How Good Was This? Zac Brown Band at Wembley Arena
Normally, I don’t go to stadium gigs any more — age and arthritis have tempered the desire to sit through hours of warm-up music and often second-rate support acts, or to stand up throughout the entire show because if you didn’t, you wouldn’t see a thing. I prefer to go to an intimate setting with a top class singer-songwriter with a guitar or a small(ish band).
But the Zac Brown Band at Wembley Arena was different. How so? Well, firstly, I had a slightly tiered seat — bought at the very last minute — with a great view from front left of the stage. Secondly, the show ran to time, with no long delays after the scheduled start time. Thirdly, the support act was Imelda May, an Irish chanteuse of rockabilly and power pop with a great voice and a decent back catalogue of songs to draw on. Fourthly, the sound for Zac Brown was amazing. And finally, the audience was unbelievable and the atmosphere electric. Not bad going for a U.S. country-rock band in the U.K. This was a very knowing crowd, singing along with at least half of the numbers. Those in the stalls stood up from the very first note and stayed the entire two-and-a-quarter hours on their feet, cheering, waving, snapping photos with their phones, or waving them like torches.
And the music? Brilliant, in a word! Zac Brown writes consistently catchy songs — “Tomorrow Never Comes”, “Keep Me in Mind”, and “Sweet Annie” come instantly to mind — and delivers them in a powerful, very distinctive voice. Occasionally he excels himself lyrically — “Colder Weather” is one of the great country ballads of the last few years. “Goodbye in Her Eyes” and “I’ll Be Your Man” are not far behind, and there are others, nearly all of which were performed at Wembley with a great band and special guests. At one stage there were at least 14 people on stage.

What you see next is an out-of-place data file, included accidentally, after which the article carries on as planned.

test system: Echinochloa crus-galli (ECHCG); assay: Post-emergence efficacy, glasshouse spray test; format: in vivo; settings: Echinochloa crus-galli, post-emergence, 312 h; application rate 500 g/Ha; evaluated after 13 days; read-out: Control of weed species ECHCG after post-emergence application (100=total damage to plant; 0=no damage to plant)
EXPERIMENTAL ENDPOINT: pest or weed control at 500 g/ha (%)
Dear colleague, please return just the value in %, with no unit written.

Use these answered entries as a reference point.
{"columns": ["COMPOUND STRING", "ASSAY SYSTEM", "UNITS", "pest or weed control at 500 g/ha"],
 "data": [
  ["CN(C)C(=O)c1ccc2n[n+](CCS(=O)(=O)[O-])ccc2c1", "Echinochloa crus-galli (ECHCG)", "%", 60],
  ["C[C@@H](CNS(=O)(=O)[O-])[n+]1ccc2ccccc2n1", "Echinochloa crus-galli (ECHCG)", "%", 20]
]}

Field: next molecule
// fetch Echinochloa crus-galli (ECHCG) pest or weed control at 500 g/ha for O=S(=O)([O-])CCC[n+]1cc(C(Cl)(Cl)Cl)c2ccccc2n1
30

The addition of horns gives some of the songs a Latino feel and reflect the change in direction, with the new album, to a rockier sound. The extra percussion and backing group vocals excel on the holiday/beach songs. At times, when they really rock, they come over like early Doobies with twin — sometimes triple — lead guitars and two drummers.
A whole section after the short break was given over to a duelling electric guitar show betwen Coy Bowles and Zac Brown. There followed a stunning pastiche of Queen’s “Bohemian Rhapsody,” almost note-perfect, right down to the accompanying backdrop video, which mimicked Queen’s original. I am not a fan of the song but this was a jaw-dropping performance.
The best bits? The stunning opening to the show where the band’s harmonies were almost the match of early Eagles and the sound was about as good as I’ve ever heard. And the largely acoustic set, when the band — up to 10 of them — moved forward from the stage to a protruding ‘jetty’ and gathered round in a huddle for a few songs, culminating in a wondrous extended gospel rendition of “I’ll Be Your Man”.
You could argue that the concert lacked spontaneity, that it was a well-managed”show”, but with such a brilliant band singing and playing songs this good to a sold-out crowd of partisan fans, that is a small gripe. And, frankly, I thought it was fantastic. It might have even persuaded me to go to more stadium gigs.